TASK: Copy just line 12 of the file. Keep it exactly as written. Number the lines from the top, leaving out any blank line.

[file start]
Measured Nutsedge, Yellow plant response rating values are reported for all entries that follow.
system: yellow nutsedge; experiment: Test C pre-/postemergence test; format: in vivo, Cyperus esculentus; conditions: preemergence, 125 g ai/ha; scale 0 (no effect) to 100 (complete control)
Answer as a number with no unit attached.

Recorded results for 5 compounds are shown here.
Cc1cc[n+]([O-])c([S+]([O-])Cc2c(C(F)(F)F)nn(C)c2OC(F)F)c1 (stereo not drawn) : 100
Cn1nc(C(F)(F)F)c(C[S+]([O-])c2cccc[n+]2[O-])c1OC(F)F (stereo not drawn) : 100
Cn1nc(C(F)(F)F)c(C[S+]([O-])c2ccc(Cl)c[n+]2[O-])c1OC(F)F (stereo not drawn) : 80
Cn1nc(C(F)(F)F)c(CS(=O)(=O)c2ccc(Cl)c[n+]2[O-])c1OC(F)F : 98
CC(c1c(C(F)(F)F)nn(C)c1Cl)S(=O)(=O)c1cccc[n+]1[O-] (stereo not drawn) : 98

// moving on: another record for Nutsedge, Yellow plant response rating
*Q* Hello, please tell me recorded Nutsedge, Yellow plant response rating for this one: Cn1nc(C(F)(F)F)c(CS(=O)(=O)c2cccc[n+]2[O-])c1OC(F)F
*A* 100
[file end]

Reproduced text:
*A* 100